By Chris Sasser
Texas A&M Transportation Institute
In the far reaches of West Texas just north of Odessa and nearly on the New Mexico border is a sprawling airport located on the edge of town: Andrews County Airport (E11). Though one has to travel a long way to reach this airport, its importance in the community and surrounding area cannot be understated.
Over the last five years, through the leadership of the airport manager and key local government officials, the airport has made significant and meaningful changes to both the airside and landside environments in response to the changing role of the airport and the needs of its users.
Robert Vargas has been the airport manager since 2010. His background includes serving in the military, working for the county as a jailer and a 911 operator. He was deployed to Iraq in 2008, and when he returned to civilian life he found that a desk job no longer suited him.
“I just realized that I could no longer sit in an office all day anymore,” said Vargas. “I saw an ad in our paper for airport manager and decided to dive in even though I didn’t know where it would go. It was a quality of life issue. I really felt like this was a challenge I wanted to take on. Having my military background gave me a lot of confidence, which you need when facing a commissioner’s court. I’m grateful they gave me the job, and I’m very content and happy with where I am.”
No doubt the local government officials and pilot community are pleased as well with his leadership. When the airport development plan called for the closing of the third runway (11-29) to make room for the changes, Vargas solicited input from local pilots who used the runway on particularly challenging windy days. The county elected to maintain its third runway using 100 percent local funding.
When Vargas initially took over as airport manager, he immediately began work on landside improvements that had been neglected.
“The infrastructure was out of code and compliance,” said Vargas. “The electrical system in the hangars was one of the biggest issues. People were running their own electrical and nothing was to code. So my first project, through a TxDOT RAMP grant, was to make sure our electrical systems were in compliance. Also, my assistant, Corbin Stewart did a lot of the leg work during the 2012 CIP project. On a day-to-day basis he helps keep me organized and does a fine job maintaining the airfield through mowing operations and self-inspections. I know I couldn’t have made things work without him.”
This initial project sparked a renewed interest from local officials in the airport activities.
Oil Boom Sparked Growth
During the oil boom, the airport’s region saw tremendous business growth in the oil and gas industry, which translated directly into increased activity airport. Fortunately, the airport through the guidance of Andrews County Judge Richard Dolenger, the Commissioner’s Court, local business leaders, the economic development corporation, and Chamber of Commerce prepared itself for the growth by taking proactive measures to ensure the viability of the airport well into the future.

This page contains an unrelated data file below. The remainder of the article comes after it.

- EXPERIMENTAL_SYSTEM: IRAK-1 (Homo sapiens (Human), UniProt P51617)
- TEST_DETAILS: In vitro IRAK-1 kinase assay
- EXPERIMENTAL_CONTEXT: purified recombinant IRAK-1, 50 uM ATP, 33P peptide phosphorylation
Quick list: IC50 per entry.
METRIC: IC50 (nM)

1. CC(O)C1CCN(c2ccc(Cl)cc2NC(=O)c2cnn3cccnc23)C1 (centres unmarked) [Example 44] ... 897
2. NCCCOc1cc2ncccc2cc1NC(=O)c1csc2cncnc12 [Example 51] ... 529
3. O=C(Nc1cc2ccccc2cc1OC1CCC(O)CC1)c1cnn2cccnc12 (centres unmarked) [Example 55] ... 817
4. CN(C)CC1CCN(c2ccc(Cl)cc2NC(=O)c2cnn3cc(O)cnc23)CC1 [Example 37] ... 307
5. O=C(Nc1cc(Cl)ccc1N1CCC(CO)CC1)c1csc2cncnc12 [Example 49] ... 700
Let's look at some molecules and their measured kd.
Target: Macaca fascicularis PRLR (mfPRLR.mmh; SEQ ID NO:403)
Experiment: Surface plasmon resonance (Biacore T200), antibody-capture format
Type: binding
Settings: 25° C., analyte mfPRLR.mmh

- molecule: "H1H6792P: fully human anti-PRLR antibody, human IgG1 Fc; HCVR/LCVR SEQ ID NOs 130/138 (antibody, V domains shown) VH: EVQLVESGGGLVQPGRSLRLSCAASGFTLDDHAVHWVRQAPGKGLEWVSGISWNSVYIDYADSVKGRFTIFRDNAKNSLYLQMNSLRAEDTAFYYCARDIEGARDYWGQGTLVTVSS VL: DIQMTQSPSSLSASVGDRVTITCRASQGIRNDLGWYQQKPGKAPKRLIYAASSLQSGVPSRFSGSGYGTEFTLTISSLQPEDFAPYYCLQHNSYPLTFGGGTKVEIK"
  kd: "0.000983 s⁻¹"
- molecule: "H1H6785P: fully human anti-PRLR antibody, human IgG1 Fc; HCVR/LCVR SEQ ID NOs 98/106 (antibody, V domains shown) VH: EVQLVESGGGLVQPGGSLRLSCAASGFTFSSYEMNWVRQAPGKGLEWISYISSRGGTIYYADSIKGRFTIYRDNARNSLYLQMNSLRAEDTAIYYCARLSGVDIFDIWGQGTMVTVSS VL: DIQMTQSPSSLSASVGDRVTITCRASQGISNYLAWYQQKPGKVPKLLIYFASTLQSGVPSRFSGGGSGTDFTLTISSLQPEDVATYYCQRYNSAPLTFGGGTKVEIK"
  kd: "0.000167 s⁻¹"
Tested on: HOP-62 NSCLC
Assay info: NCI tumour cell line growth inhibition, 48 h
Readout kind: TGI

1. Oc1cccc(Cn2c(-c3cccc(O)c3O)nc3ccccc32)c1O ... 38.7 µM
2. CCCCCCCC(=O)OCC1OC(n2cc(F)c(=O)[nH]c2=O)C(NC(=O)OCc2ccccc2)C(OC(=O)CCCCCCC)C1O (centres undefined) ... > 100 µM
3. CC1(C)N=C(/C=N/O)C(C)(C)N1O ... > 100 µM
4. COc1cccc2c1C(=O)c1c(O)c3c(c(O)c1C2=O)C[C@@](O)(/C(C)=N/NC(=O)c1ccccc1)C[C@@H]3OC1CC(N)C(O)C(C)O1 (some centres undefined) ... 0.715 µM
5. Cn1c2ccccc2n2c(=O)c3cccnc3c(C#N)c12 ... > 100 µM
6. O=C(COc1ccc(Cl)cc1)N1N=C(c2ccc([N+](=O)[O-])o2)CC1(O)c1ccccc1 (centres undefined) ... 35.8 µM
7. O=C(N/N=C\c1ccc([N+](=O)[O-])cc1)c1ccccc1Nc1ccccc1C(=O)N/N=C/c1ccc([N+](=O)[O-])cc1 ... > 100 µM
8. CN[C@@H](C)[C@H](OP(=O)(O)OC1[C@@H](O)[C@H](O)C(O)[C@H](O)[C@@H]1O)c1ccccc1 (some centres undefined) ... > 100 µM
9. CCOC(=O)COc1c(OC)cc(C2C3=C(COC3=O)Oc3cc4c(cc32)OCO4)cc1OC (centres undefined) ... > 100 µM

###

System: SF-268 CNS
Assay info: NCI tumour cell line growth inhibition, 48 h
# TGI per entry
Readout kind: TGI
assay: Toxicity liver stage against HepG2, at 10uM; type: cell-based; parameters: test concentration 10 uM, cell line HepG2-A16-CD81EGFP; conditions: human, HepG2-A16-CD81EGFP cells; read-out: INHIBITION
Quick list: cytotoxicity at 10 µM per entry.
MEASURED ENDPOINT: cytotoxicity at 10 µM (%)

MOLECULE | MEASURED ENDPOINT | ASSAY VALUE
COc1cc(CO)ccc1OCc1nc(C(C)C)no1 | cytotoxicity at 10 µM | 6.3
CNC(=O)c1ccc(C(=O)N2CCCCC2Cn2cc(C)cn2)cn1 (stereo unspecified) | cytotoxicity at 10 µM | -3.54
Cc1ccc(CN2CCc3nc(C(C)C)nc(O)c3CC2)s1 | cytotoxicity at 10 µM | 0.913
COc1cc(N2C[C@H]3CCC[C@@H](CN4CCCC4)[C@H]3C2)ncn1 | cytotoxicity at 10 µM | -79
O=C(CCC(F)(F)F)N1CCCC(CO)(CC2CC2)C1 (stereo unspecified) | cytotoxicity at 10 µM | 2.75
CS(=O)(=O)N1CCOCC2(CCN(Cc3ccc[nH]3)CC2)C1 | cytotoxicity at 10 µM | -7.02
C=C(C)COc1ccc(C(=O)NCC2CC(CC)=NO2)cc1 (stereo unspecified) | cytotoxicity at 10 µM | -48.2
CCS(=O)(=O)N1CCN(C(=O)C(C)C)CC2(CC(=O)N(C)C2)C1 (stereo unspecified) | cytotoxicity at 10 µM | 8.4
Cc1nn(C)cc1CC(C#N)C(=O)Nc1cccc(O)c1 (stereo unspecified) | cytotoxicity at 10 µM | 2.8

Three of the most important projects were:
- The construction of a 120 x 130 corporate hangar;
- A new airport development plan and airport layout drawing; and
- Acquisition of three key parcels of land to facilitate public partnership and private hangar development.
Additional projects included pavement rehabilitation to the runways, installation of a PAPI 4 on RW 16-34 and RW 02-20, MIRL replacement for RW 16-34, parallel taxiway reconstruction, drainage improvements and construction of a concrete fueling apron. These investments in the airport total more than $3 million.
“The projects speak to the efforts that the community continues to make to ensure viability of the airport and illustrate the importance placed on the airport with respect to current and future business development within the county,” said TxDOT Airport Planner Daniel Benson.
The centerpiece of the projects is the new corporate hangar, which has office space with restrooms and shower facilities. From the highway, the brick façade resembles an office building rather than a hangar. The hangar and office space were recently completed and ready for move-in.
Though the energy sector market has slowed, the airport is still busy and planning for the future. Vargas is working to find the right client for the new hangar and even hopes to have an airplane viewing area for local families to visit and see what’s going on at the airport.
“Robert has really done a great job,” said Andrews County Commissioner and local pilot Jeneane Anderegg. “He is responsive and listens to the needs of the pilot community and has the vision to see projects completed.”